At-home caregiving has been rapidly increasing in the United States, with 16.8% of the population (41.8 million people) currently providing care for an over-50 adult (up from 14.8% in 2015). Still, a majority percentage of these caregivers are unpaid family members, often due to financial strain or labor shortage — 27% of caregivers have difficulty or are unable to find affordable care in their area. Numerous studies point to the current issues at-home caregivers are facing, including debilitating mental stress, strained family relationships, labor shortages and underfunding, an inability to take enough time off of work, and socioeconomic and racial disparities.
Improving in-home healthcare through technological innovation is the necessary next step in addressing the current issues in the sector. Adequate technology should ease the time and money strain on at-home caregivers, allow them to maintain a more reasonable schedule, and be fundamentally reliable and medically sound. The technology we develop to improve at-home care should therefore prioritize two key factors: being continuous and autonomous.
Constant monitoring need
Most critical health events are preceded by respiratory warning signs six to eight hours prior to the event. Therefore, constant monitoring of respiratory rate is the most effective way to get ahead of a future medical event that can require costly intervention by first responders and/or doctors. Also, an estimated 92 million Americans either require or benefit from continuous resting heart rate and respiratory rate monitoring within their home.
This includes those in long-term recovery from COVID-19, but also those with chronic illnesses such as asthma, occupational lung diseases, pulmonary hypertension or embolisms, heart muscle disease, congenital heart disease, chronic obstructive pulmonary disease and pneumonia. Because a constant state of high-accuracy monitoring is effectively impossible for a human caregiver, the ability of technology to perform this task is a critically important innovation to incorporate into at-home caregiving practices, and is a clear way for tech developers to make a life-changing impact in this field of healthcare.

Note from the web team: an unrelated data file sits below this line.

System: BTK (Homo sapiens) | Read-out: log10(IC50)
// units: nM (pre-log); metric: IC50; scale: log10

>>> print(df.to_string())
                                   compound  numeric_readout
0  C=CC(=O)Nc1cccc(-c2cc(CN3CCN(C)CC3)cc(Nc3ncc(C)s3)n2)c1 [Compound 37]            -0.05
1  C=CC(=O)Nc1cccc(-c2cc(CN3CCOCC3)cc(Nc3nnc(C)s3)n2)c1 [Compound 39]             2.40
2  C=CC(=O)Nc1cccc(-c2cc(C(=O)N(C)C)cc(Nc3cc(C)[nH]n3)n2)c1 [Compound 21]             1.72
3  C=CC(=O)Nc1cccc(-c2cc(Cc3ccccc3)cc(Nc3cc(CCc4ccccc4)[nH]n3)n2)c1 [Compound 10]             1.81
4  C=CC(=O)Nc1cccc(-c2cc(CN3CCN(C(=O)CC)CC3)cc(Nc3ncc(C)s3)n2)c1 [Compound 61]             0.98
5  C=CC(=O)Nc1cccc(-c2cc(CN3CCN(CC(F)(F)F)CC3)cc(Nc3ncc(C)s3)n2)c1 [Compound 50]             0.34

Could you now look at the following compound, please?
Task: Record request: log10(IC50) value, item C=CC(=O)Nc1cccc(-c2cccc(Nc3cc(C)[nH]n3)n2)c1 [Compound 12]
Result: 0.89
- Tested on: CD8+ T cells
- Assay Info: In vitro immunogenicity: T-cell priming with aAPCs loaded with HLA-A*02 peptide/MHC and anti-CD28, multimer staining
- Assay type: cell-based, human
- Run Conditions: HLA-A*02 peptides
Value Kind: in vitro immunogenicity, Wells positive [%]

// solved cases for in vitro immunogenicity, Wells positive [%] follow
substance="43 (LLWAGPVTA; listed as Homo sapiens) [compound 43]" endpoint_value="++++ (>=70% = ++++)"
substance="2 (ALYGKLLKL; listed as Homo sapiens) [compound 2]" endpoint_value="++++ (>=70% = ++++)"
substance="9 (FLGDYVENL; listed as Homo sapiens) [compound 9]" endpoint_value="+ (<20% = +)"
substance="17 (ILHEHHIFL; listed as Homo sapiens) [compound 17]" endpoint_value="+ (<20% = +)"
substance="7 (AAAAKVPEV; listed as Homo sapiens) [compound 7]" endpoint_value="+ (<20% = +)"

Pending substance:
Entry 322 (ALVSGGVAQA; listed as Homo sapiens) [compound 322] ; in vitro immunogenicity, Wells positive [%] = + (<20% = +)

Autonomy is also a critical factor in improving in-home long-term care through technology. Minimizing the amount of caregiver intervention and patient participation frees up time and mental strain. The most effective technology in the long-term care space will not require frequent interaction from either the patient or caregiver. Furthermore, autonomous technology allows caregivers to be proactive, rather than reactive. With reliable vital sign data readily available, caregivers can recenter their efforts onto less severe intervention tactics in order to prevent a life-threatening medical episode, rather than responding to it once it has already begun.
Radar technology advancements
New advancements in radar technology have the potential to make the greatest impact. UWB, or ultra-wide-band, radar emits pulses that operate in a sub-nanosecond range. What this means for healthcare is that these pulses can be utilized and optimized for hyper-frequent and consistent readings of vital signs and other healthcare measurements with many times less radiation than a wireless router, making it safe for continuous use for patients and caregivers. The macro and micro-movements of the human body can both be detected by UWB radar, meaning large-scale monitoring such as presence and vacancy, and small-scale monitoring such as respiratory rate and heart rate can be monitored at the same time, cutting down on expenses and time spent tracking these key data points.
Because radar technology devices can be installed in the same manner as a smoke alarm with technology like Xandar Kardian’s XK300 looking very close to one, they also eliminate the need for large, costly equipment —chairs, beds and wearables. The more a home feels like a home and less like a hospital, the better for the mental health of both the in-home care patient and the in-home caregiver, especially if they are family members — and even more so if other family members also live in the home as well.
Accurate, consistent and continuous vital sign measurements from home also clarify when hospitalization is actually necessary, eliminating extra incurred costs from extraneous hospital visits. Since the 1980s, only 1% of physician-patient encounters take place inside the home, but 50 years prior, that percentage was 40%. Of course, the development of new healthcare technologies and a shifting healthcare economic model led to the movement of all patients to the hospital, but this doesn’t mean that this is the most economically efficient — or time-efficient — mode of healthcare delivery. In fact, a third of the healthcare costs incurred in the U.S. happen at hospitals, despite at-home care options often being more affordable and more effective.
Radar technology has effectively transformed other sectors of society, ranging as far as shipping optimization to outer space exploration. Now, utilization of this technology could change the lives of millions of at-home caregivers and patients around the world.
Sam Yang is co-founder and managing director of Xandar Kardian. Yang has been a serial entrepreneur since 1998 when, at the age of 17, he started a website-building firm. In 2017, he co-founded Xandar Kardian with Professor James Sung Ho Cho after Dr. Cho spent seven years doing radar research with his Ph.D. students.